So naturally, I wanted to use my new-found favorite soap in my hand soap recipe. I can buy a four-ounce bar of Kirk’s Original Coco Castile for $1.92 at our local grocery. I had been using Dr. Bronner’s castile soap in bar form which I could not get locally, and it cost me $5.99 thirty-five miles away. The Dr. Bronner’s bar is a five ounce bar, so you get a little more bang for your buck, but with a price difference of $.72/ounce the bang is not big enough. That adds up to be $2.88 in savings for the four-ounce bar of Kirk’s. I get to shop locally, save gas, and save money. That’s a win-win for me! So do a little investigating in your local, not big box stores, sometimes you find a treasure.
Homemade Homestead Hand Soap
1 4 oz. bar of Kirk’s Original Coco Castile Soap
2 T. liquid glycerin
1/2 gallon, or 2 qts. water
*optional, essential oil
Grate Soap. You can do this either by hand, or in a food processor. Remember soap washes away clean, so no need to be concerned about using your food appliances. Place water into large kettle on stove over medium high heat. Add grated soap, and glycerin into kettle. Stir. It may get a little bubbly as it warms, that’s ok. Stir until all soap bits are melted. Remove from heat, and stir in enough drops of essential oil, if desired, until you like the smell. I didn’t add any to mine, I just wanted it straight up good ‘ol soap. You may either leave it in your kettle, or pour it into a bucket or gallon jar. Let sit overnight, for 10-12 hours to set.
My soap seemed to set up pretty thick. I added one extra tablespoon of glycerin, and gently mixed it in my kitchen aid. That did the trick! The soap came out of the dispenser very easily, was soapy and lovely! As an added bonus, my hands are very soft! Lovin’ the Homestead Hand soap!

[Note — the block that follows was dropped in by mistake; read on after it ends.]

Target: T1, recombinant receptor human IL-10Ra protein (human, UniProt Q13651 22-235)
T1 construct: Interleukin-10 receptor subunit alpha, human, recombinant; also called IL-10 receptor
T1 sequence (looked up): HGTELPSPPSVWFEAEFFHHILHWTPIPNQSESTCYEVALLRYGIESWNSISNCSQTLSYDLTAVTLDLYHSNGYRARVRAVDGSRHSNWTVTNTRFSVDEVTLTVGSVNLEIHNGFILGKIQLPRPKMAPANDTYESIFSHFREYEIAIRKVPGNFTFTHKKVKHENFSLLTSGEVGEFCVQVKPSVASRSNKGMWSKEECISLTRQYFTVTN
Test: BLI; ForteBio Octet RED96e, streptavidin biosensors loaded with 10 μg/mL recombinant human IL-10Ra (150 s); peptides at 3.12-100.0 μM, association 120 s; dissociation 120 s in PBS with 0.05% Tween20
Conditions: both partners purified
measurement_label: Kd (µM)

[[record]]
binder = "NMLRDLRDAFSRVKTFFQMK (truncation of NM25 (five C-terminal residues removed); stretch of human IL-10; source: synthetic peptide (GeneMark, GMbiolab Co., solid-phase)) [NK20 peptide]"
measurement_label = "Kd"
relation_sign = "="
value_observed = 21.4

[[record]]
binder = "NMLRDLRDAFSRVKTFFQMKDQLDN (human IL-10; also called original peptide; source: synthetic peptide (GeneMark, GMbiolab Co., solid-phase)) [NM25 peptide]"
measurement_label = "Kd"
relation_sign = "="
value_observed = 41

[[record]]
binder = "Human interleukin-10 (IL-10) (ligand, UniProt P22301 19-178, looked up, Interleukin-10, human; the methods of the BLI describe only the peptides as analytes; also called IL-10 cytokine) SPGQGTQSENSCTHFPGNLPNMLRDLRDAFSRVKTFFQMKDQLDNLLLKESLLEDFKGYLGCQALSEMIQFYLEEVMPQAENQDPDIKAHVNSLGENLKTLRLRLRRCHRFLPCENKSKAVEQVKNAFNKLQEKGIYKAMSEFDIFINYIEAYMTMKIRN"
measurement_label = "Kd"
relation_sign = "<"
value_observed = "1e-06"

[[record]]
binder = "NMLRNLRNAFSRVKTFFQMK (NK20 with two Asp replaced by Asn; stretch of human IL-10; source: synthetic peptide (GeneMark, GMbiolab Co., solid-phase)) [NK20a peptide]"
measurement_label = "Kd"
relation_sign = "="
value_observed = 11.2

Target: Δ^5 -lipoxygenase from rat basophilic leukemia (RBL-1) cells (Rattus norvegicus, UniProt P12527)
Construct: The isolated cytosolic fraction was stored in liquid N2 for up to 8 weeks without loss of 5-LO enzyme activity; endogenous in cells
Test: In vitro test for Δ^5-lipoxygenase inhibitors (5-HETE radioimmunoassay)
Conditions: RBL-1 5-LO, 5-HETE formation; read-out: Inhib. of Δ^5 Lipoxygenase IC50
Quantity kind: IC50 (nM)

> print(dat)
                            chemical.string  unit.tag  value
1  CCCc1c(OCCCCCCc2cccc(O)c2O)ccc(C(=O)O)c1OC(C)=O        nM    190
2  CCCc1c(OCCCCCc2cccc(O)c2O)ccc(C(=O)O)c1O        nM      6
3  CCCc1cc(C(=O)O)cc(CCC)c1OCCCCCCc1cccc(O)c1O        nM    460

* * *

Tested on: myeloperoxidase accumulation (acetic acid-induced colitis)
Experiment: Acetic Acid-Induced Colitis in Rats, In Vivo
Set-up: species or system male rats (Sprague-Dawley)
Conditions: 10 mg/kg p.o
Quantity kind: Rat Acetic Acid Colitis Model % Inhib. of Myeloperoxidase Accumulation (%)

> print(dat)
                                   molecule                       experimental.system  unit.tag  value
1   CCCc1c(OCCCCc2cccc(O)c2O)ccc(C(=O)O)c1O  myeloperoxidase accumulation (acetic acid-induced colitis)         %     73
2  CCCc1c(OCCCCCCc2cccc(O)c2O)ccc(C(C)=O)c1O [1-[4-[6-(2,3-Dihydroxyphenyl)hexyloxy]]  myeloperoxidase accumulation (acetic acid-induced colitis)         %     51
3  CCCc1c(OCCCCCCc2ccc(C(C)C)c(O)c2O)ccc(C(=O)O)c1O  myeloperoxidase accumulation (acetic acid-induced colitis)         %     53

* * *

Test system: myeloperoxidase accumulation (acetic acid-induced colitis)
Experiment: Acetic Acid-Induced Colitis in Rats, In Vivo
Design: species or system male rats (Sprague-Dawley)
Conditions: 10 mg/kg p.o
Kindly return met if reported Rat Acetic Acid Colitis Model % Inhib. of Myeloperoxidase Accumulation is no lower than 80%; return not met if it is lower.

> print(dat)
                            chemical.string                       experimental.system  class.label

Once the soap is set to the consistency you would like, pour it into your pump dispensers. I am storing my extra soap in an antique two quart blue mason jar that belonged to my Grandma. It makes me smile when I look at it. Grandpa told me she used to put up wild blackberries in those jars. Maybe someday we will have enough blackberries to fill up a jar or two, but for now, I will settle for half a batch of jam! I also re-used a hand soap dispenser that I had previously bought. I am happy that I saved it, now I can fill it with MY soap. There is something deeply satisfying in that.
(Photo Credit: William Snobl)
- If soap gets too runny, or too thick, you may adjust it the next day.
- If it is too runny, heat it up again and add more grated soap.
- If your hand soap seems too thick, heat it up again and add more water and a bit of glycerin, or you can try just mixing it with an electric hand mixer to break it up. Every brand of soap is a bit different in the way it sets.
C’Mon Spring, Bring on the MUD!!!!
This Mama’s Ready!!!!